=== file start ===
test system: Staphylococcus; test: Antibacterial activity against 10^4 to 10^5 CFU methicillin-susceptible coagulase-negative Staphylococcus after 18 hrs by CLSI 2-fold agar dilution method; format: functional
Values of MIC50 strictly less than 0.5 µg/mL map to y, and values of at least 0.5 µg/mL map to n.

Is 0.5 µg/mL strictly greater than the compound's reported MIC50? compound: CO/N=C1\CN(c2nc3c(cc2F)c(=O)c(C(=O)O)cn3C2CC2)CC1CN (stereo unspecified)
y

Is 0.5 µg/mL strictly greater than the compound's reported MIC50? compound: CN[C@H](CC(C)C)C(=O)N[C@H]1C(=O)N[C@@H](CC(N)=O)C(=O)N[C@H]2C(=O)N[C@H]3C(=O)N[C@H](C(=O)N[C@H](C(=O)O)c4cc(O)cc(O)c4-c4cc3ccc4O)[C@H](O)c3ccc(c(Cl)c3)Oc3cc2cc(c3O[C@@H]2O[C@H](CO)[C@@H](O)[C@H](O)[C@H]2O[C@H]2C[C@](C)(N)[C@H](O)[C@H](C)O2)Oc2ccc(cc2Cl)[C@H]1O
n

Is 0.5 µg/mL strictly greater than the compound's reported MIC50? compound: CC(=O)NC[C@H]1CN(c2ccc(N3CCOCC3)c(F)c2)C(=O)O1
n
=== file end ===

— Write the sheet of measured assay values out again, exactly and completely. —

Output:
test system: Staphylococcus; test: Antibacterial activity against 10^4 to 10^5 CFU methicillin-susceptible coagulase-negative Staphylococcus after 18 hrs by CLSI 2-fold agar dilution method; format: functional
Values of MIC50 strictly less than 0.5 µg/mL map to y, and values of at least 0.5 µg/mL map to n.

Is 0.5 µg/mL strictly greater than the compound's reported MIC50? compound: CO/N=C1\CN(c2nc3c(cc2F)c(=O)c(C(=O)O)cn3C2CC2)CC1CN (stereo unspecified)
y

Is 0.5 µg/mL strictly greater than the compound's reported MIC50? compound: CN[C@H](CC(C)C)C(=O)N[C@H]1C(=O)N[C@@H](CC(N)=O)C(=O)N[C@H]2C(=O)N[C@H]3C(=O)N[C@H](C(=O)N[C@H](C(=O)O)c4cc(O)cc(O)c4-c4cc3ccc4O)[C@H](O)c3ccc(c(Cl)c3)Oc3cc2cc(c3O[C@@H]2O[C@H](CO)[C@@H](O)[C@H](O)[C@H]2O[C@H]2C[C@](C)(N)[C@H](O)[C@H](C)O2)Oc2ccc(cc2Cl)[C@H]1O
n

Is 0.5 µg/mL strictly greater than the compound's reported MIC50? compound: CC(=O)NC[C@H]1CN(c2ccc(N3CCOCC3)c(F)c2)C(=O)O1
n